What you need to know
- Apple's new iPhone SE features a larger battery than the previous model.
- A new Qualcomm modem is used for 5G connectivity.
An early teardown of the new third-generation iPhone SE shows that it has a larger battery capacity than the previous model. There's also a new Qualcomm X57 modem that appears to be a custom part designed especially for the job.
Apple's new iPhone SE went on sale last week and a new video shows what one looks like when it's taken apart. The video was first spotted by MacRumors and shows a new, larger 2,018 mAh battery compared to 1,821 mAh for the previous iPhone SE.
Apple made a big deal about the battery life of the new iPhone SE during its launch, although it put the gains down to the use of the A15 Bionic chip rather than an increase in battery capacity.
This refreshed iPhone SE is also the first to sport 5G connectivity, a new Nikkei xTECH report revealing a Qualcomm X57 modem is being used. That modem appears to be a custom design and does not appear on Qualcomm's website.
Apple's latest iPhone SE comes with the same 4.7-inch LCD screen and Touch ID that we're familiar with and costs $429. It's available in three colors and is now available for order. It's arguably the best iPhone for people who prefer a device they're familiar with and the A15 Bionic will ensure it receives updates for years to come.
Oliver Haslam has written about Apple and the wider technology business for more than a decade with bylines on How-To Geek, PC Mag, iDownloadBlog, and many more. He has also been published in print for Macworld, including cover stories. At iMore, Oliver is involved in daily news coverage and, not being short of opinions, has been known to 'explain' those thoughts in more detail, too.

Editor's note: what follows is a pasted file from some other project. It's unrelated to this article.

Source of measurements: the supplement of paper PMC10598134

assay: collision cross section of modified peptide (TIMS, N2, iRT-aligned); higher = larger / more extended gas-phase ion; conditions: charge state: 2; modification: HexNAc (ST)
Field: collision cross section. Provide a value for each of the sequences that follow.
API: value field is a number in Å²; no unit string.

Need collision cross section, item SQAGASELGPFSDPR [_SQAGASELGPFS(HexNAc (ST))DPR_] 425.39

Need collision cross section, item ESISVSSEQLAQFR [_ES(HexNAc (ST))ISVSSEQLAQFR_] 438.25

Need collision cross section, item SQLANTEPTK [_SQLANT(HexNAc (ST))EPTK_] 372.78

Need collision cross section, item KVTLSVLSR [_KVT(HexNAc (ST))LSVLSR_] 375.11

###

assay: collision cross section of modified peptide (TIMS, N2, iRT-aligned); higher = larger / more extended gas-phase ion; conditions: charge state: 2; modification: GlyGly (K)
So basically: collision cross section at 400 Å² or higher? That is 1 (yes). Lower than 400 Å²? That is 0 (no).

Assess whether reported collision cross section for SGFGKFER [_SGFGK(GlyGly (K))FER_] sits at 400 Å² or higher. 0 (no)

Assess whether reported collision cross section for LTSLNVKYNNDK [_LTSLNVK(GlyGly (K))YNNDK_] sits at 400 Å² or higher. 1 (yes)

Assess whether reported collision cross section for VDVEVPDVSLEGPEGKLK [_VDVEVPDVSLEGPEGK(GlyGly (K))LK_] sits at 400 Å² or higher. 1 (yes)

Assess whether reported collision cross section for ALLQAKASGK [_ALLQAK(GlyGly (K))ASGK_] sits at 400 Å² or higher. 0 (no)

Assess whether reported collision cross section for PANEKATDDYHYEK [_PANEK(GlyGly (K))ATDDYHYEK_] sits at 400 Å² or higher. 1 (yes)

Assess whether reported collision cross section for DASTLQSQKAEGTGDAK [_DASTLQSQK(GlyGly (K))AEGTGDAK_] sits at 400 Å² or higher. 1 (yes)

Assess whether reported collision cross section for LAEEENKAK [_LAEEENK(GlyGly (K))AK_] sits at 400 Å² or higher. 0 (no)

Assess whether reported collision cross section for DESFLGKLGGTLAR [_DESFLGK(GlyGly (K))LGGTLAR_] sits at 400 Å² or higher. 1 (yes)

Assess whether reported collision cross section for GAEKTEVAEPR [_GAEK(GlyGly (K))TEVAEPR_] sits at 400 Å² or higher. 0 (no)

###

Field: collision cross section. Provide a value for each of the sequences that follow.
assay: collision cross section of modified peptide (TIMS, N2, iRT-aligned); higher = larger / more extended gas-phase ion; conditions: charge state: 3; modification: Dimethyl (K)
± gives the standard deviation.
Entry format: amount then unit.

Having grown up using PCs and spending far too much money on graphics card and flashy RAM, Oliver switched to the Mac with a G5 iMac and hasn't looked back. Since then he's seen the growth of the smartphone world, backed by iPhone, and new product categories come and go. Current expertise includes iOS, macOS, streaming services, and pretty much anything that has a battery or plugs into a wall. Oliver also covers mobile gaming for iMore, with Apple Arcade a particular focus. He's been gaming since the Atari 2600 days and still struggles to comprehend the fact he can play console quality titles on his pocket computer.
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